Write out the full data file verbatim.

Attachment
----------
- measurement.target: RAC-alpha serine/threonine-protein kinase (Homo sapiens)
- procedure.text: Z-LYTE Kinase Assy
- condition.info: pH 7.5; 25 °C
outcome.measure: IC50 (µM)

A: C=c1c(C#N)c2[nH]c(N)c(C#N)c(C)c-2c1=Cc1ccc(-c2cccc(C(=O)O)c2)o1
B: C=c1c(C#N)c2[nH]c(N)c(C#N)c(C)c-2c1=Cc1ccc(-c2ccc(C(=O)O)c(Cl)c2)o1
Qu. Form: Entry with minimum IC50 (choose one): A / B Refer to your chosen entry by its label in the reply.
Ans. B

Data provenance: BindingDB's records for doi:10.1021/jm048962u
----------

- measurement.target: RAC-alpha serine/threonine-protein kinase (Homo sapiens)
- procedure.text: Z-LYTE Kinase Assy
- condition.info: pH 7.5; 25 °C
outcome.measure: IC50 (µM)

A: C=c1c(C#N)c2[nH]c(N)c(C#N)c(C)c-2c1=Cc1ccc(-c2cccc(C(=O)O)c2)o1
B: C=c1c(C#N)c2[nH]c(N)c(C#N)c(C)c-2c1=Cc1ccc(-c2ccc(C(=O)O)c(Cl)c2)o1
Qu. Form: Entry with minimum IC50 (choose one): A / B Refer to your chosen entry by its label in the reply.
Ans. B

Data provenance: BindingDB's records for doi:10.1021/jm048962u